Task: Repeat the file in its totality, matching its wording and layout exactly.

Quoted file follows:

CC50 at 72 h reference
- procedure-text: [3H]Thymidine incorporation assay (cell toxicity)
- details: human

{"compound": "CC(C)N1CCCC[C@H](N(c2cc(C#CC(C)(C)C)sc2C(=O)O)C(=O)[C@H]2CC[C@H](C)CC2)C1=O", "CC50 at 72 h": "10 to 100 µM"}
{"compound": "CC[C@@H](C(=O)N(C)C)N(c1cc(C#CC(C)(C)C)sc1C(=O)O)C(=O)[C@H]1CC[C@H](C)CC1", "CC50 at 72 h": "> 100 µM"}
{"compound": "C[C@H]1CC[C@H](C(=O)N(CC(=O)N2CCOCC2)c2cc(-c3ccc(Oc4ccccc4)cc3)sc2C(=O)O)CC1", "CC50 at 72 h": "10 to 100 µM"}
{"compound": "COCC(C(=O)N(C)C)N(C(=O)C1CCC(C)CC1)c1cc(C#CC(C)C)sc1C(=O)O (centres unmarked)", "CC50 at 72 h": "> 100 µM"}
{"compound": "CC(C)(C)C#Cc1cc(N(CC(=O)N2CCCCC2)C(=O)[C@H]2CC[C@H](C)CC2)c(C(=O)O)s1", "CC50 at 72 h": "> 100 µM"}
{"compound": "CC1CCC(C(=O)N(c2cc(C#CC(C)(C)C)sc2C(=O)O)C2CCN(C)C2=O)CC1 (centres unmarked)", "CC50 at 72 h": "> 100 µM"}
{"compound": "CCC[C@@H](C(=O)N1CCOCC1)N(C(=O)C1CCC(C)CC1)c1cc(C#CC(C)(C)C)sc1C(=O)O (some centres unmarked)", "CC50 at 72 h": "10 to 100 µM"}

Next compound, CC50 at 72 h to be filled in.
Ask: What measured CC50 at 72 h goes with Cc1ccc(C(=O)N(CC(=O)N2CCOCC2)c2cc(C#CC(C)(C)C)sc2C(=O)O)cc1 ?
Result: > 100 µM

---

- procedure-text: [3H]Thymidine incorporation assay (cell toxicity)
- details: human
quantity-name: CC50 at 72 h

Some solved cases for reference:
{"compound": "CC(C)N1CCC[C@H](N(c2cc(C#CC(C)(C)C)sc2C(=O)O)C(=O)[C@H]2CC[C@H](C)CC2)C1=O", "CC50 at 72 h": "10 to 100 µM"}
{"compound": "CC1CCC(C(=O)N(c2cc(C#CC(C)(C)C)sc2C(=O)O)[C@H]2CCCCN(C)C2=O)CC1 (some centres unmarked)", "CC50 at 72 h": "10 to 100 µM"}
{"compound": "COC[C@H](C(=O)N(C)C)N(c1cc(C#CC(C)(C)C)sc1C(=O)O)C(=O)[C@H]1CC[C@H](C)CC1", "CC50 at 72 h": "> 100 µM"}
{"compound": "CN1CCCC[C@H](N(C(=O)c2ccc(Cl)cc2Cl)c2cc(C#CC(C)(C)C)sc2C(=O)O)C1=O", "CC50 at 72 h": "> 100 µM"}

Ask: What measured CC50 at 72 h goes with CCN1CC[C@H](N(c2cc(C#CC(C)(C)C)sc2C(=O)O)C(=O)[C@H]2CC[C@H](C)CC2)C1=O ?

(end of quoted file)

CC50 at 72 h reference
- procedure-text: [3H]Thymidine incorporation assay (cell toxicity)
- details: human

{"compound": "CC(C)N1CCCC[C@H](N(c2cc(C#CC(C)(C)C)sc2C(=O)O)C(=O)[C@H]2CC[C@H](C)CC2)C1=O", "CC50 at 72 h": "10 to 100 µM"}
{"compound": "CC[C@@H](C(=O)N(C)C)N(c1cc(C#CC(C)(C)C)sc1C(=O)O)C(=O)[C@H]1CC[C@H](C)CC1", "CC50 at 72 h": "> 100 µM"}
{"compound": "C[C@H]1CC[C@H](C(=O)N(CC(=O)N2CCOCC2)c2cc(-c3ccc(Oc4ccccc4)cc3)sc2C(=O)O)CC1", "CC50 at 72 h": "10 to 100 µM"}
{"compound": "COCC(C(=O)N(C)C)N(C(=O)C1CCC(C)CC1)c1cc(C#CC(C)C)sc1C(=O)O (centres unmarked)", "CC50 at 72 h": "> 100 µM"}
{"compound": "CC(C)(C)C#Cc1cc(N(CC(=O)N2CCCCC2)C(=O)[C@H]2CC[C@H](C)CC2)c(C(=O)O)s1", "CC50 at 72 h": "> 100 µM"}
{"compound": "CC1CCC(C(=O)N(c2cc(C#CC(C)(C)C)sc2C(=O)O)C2CCN(C)C2=O)CC1 (centres unmarked)", "CC50 at 72 h": "> 100 µM"}
{"compound": "CCC[C@@H](C(=O)N1CCOCC1)N(C(=O)C1CCC(C)CC1)c1cc(C#CC(C)(C)C)sc1C(=O)O (some centres unmarked)", "CC50 at 72 h": "10 to 100 µM"}

Next compound, CC50 at 72 h to be filled in.
Ask: What measured CC50 at 72 h goes with Cc1ccc(C(=O)N(CC(=O)N2CCOCC2)c2cc(C#CC(C)(C)C)sc2C(=O)O)cc1 ?
Result: > 100 µM

---

- procedure-text: [3H]Thymidine incorporation assay (cell toxicity)
- details: human
quantity-name: CC50 at 72 h

Some solved cases for reference:
{"compound": "CC(C)N1CCC[C@H](N(c2cc(C#CC(C)(C)C)sc2C(=O)O)C(=O)[C@H]2CC[C@H](C)CC2)C1=O", "CC50 at 72 h": "10 to 100 µM"}
{"compound": "CC1CCC(C(=O)N(c2cc(C#CC(C)(C)C)sc2C(=O)O)[C@H]2CCCCN(C)C2=O)CC1 (some centres unmarked)", "CC50 at 72 h": "10 to 100 µM"}
{"compound": "COC[C@H](C(=O)N(C)C)N(c1cc(C#CC(C)(C)C)sc1C(=O)O)C(=O)[C@H]1CC[C@H](C)CC1", "CC50 at 72 h": "> 100 µM"}
{"compound": "CN1CCCC[C@H](N(C(=O)c2ccc(Cl)cc2Cl)c2cc(C#CC(C)(C)C)sc2C(=O)O)C1=O", "CC50 at 72 h": "> 100 µM"}

Ask: What measured CC50 at 72 h goes with CCN1CC[C@H](N(c2cc(C#CC(C)(C)C)sc2C(=O)O)C(=O)[C@H]2CC[C@H](C)CC2)C1=O ?